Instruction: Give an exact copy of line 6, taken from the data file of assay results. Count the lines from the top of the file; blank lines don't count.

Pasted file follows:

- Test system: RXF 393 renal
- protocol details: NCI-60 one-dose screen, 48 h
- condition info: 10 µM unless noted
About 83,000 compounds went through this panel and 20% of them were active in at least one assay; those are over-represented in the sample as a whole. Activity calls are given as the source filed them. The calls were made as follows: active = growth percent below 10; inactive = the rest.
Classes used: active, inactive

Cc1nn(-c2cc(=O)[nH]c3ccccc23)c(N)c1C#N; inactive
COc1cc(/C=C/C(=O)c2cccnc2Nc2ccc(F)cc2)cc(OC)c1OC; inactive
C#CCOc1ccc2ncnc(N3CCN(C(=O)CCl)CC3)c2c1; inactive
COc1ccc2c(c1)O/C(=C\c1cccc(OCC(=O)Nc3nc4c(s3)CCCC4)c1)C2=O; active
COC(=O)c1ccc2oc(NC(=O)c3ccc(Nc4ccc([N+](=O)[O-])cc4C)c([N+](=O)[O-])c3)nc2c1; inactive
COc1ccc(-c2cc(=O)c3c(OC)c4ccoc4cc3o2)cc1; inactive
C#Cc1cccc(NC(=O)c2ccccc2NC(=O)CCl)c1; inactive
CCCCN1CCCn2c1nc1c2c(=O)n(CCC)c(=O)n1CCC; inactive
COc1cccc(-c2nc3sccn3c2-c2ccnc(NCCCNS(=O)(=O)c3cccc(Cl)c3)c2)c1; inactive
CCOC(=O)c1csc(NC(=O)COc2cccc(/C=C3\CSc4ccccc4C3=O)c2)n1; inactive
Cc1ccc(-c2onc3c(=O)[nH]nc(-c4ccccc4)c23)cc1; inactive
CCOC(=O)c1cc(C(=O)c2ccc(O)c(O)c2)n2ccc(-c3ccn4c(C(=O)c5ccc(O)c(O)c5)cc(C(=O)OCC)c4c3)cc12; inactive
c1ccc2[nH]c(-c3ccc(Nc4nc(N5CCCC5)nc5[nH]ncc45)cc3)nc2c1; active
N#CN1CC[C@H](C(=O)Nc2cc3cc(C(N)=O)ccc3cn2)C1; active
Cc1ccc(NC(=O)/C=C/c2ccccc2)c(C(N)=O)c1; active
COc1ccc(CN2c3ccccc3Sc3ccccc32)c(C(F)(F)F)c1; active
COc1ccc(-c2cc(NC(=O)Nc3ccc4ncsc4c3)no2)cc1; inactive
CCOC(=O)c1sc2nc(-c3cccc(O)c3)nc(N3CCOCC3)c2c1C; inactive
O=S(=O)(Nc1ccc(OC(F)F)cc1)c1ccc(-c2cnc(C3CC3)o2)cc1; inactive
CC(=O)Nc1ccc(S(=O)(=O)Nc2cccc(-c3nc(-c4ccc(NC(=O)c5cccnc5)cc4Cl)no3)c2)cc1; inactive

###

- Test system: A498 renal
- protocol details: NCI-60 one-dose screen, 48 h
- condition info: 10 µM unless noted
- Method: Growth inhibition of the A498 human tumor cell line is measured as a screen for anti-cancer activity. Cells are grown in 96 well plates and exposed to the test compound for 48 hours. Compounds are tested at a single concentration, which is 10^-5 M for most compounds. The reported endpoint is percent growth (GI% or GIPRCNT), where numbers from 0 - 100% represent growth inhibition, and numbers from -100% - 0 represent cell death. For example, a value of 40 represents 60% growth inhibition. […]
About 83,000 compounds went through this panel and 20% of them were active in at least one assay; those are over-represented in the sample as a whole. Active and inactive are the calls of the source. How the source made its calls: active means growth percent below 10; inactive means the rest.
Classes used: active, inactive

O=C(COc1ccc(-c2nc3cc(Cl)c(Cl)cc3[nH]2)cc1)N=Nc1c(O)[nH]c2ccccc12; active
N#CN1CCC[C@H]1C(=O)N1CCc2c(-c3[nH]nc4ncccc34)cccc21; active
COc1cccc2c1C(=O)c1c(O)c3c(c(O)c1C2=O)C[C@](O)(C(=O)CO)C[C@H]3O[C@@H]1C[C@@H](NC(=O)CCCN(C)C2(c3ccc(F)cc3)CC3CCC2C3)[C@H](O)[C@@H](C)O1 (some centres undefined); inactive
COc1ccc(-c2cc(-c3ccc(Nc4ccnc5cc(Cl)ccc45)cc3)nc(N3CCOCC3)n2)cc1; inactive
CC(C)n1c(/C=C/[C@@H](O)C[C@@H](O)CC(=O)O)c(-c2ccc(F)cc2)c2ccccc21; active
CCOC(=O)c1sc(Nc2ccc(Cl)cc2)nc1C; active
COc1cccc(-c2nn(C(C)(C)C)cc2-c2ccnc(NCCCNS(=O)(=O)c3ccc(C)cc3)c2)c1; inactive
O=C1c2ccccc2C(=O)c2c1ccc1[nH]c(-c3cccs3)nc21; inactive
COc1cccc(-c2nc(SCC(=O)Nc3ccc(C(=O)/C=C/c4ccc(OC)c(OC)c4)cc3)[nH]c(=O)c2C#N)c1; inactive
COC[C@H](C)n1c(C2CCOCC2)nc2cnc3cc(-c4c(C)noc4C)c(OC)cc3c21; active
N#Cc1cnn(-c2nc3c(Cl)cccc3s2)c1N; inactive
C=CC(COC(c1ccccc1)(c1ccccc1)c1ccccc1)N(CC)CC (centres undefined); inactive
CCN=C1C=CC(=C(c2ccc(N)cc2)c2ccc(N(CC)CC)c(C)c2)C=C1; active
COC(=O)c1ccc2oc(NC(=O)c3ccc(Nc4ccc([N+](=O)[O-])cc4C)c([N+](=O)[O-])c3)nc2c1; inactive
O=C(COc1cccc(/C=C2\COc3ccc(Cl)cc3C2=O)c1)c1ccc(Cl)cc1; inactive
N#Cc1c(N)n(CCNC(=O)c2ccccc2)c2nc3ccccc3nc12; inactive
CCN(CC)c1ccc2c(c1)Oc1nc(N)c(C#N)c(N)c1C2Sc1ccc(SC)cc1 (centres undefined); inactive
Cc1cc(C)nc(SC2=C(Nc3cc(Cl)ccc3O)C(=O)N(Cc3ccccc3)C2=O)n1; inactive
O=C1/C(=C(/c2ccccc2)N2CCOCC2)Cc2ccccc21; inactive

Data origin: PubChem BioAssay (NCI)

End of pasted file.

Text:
Cc1nn(-c2cc(=O)[nH]c3ccccc23)c(N)c1C#N; inactive